Want to know who the tile guy (or gal) is? You can hear him coming a mile away thanks to the dozen trowels and floats rattling around his bucket like a pre-school band’s percussion section. It’s no secret I like to keep things tidy and well organized. When it comes to tidy and organized for trowels and floats, the historic solution has been the bucket. Unfortunately, the bucket solution is neither tidy, nor organized. While you’ll still need a bucket for tile work, we recommend kicking it down to H2O-only duty for the very marginal job it did storing and transporting your tiling tools. Hart recently unveiled the new Quick-Tatch Trowel and Float System, (along with a couple other nifty Clamp innovations we’ll give you a peak at in the video). Whether you’re a tiling pro or a DIY’er, we think you’re going to love them!
If a picture is worth a thousand words, well, then a video must be worth at least a thousand pictures. Check out HomeFixated guest host Jason Swanson, complete with his fancy black Hart polo, as he walks you though a few of the latest innovations from Hart including a couple cool new clamps and the slick Quick-Tatch.
The Bucket (or Box, or Shelf) Problem
Sure, anyone doing tile work is going to need a bucket. Does that mean the bucket is an ideal system for storage and transport. If it did, then concrete crews should start storing their tools in the spinning drum of a concrete truck too. The issue with trowels and floats is that they’re bulky and awkward to store. And, suppose you want to carry your tools and a bucket full of thinset into the job? Well, then you’re doing the awkward balancing act of cramming tools into one hand and the bucket in the other. Even if you want to store your trowels and floats in a box or on a shelf, the issue is the handles. The trowels and floats are thin and compact, but with a handle attached to every one, suddenly you’re swimming in a mish-mash of floats, trowels and handles.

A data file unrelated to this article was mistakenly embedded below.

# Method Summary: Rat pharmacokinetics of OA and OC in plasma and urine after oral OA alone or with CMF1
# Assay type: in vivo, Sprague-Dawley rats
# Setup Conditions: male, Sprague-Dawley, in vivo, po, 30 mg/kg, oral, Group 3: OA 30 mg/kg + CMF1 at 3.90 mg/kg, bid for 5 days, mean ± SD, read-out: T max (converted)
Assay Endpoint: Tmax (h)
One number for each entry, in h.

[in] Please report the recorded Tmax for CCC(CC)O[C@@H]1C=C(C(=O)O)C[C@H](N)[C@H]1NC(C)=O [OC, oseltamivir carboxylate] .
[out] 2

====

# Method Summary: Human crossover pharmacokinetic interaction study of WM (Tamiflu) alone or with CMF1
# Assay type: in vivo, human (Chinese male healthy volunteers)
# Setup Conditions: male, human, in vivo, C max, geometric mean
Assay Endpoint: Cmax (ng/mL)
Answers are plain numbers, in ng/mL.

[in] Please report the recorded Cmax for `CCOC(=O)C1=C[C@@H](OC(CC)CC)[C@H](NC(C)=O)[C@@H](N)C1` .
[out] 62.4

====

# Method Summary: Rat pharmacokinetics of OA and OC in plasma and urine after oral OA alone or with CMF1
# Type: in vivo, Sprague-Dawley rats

The Single, Quick-Tatch Handle
That’s right, Hart tackled this obnoxious multiple handle issue by creating one handle that easily glides on and securely attaches to numerous floats and trowels in the Quick-Tatch system. As an added bonus, you can even adjust where the handle attaches to your trowel or float, which is great for getting to awkward / hard to reach areas. One handle is all you need, which means your floats and trowels are suddenly able to stow themselves in a nice, compact, easily transportable box.
The Quick-Tatch Storage Box
This is where the magic happens. No longer sprawling around your workspace, the Quick-Tatch Storage Box lets you store up to nine trowel blades – eight in storage case plus one on top, or five trowel blades and one float, or up to three floats plus one blade on top. Got it? The blade you use on top locks into place, and the Quick-Tatch handle conveniently serves as your carrying handle. And, since tile gear like this is known to get grubby and wet, a bazillion holes have been drilled into the bottom (we counted), leaving your trowels and floats dry and rust free. Beautiful, isn’t it?